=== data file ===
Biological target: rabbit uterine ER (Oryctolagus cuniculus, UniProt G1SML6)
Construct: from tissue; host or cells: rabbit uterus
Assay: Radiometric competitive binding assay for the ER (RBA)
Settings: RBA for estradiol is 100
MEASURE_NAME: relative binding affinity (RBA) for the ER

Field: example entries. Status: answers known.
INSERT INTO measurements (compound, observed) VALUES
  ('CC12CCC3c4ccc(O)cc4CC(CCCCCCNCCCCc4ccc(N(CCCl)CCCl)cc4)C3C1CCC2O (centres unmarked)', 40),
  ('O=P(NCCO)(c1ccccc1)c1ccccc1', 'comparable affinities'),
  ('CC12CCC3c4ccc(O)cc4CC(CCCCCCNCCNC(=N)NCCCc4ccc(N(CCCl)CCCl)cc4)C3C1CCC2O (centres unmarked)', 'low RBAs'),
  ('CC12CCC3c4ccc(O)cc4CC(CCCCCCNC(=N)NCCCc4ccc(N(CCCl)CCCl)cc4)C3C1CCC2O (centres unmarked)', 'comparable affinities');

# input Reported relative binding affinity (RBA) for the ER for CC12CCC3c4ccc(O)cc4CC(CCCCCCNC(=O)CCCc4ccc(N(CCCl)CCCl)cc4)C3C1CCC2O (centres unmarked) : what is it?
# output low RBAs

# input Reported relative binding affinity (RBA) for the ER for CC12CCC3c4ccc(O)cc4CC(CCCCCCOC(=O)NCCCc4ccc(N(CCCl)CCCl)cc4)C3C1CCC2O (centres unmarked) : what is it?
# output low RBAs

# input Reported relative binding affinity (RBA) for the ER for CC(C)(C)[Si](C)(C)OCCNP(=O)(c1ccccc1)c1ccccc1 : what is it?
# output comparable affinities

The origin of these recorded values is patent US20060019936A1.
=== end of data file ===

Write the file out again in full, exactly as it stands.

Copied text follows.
Biological target: rabbit uterine ER (Oryctolagus cuniculus, UniProt G1SML6)
Construct: from tissue; host or cells: rabbit uterus
Assay: Radiometric competitive binding assay for the ER (RBA)
Settings: RBA for estradiol is 100
MEASURE_NAME: relative binding affinity (RBA) for the ER

Field: example entries. Status: answers known.
INSERT INTO measurements (compound, observed) VALUES
  ('CC12CCC3c4ccc(O)cc4CC(CCCCCCNCCCCc4ccc(N(CCCl)CCCl)cc4)C3C1CCC2O (centres unmarked)', 40),
  ('O=P(NCCO)(c1ccccc1)c1ccccc1', 'comparable affinities'),
  ('CC12CCC3c4ccc(O)cc4CC(CCCCCCNCCNC(=N)NCCCc4ccc(N(CCCl)CCCl)cc4)C3C1CCC2O (centres unmarked)', 'low RBAs'),
  ('CC12CCC3c4ccc(O)cc4CC(CCCCCCNC(=N)NCCCc4ccc(N(CCCl)CCCl)cc4)C3C1CCC2O (centres unmarked)', 'comparable affinities');

# input Reported relative binding affinity (RBA) for the ER for CC12CCC3c4ccc(O)cc4CC(CCCCCCNC(=O)CCCc4ccc(N(CCCl)CCCl)cc4)C3C1CCC2O (centres unmarked) : what is it?
# output low RBAs

# input Reported relative binding affinity (RBA) for the ER for CC12CCC3c4ccc(O)cc4CC(CCCCCCOC(=O)NCCCc4ccc(N(CCCl)CCCl)cc4)C3C1CCC2O (centres unmarked) : what is it?
# output low RBAs

# input Reported relative binding affinity (RBA) for the ER for CC(C)(C)[Si](C)(C)OCCNP(=O)(c1ccccc1)c1ccccc1 : what is it?
# output comparable affinities

The origin of these recorded values is patent US20060019936A1.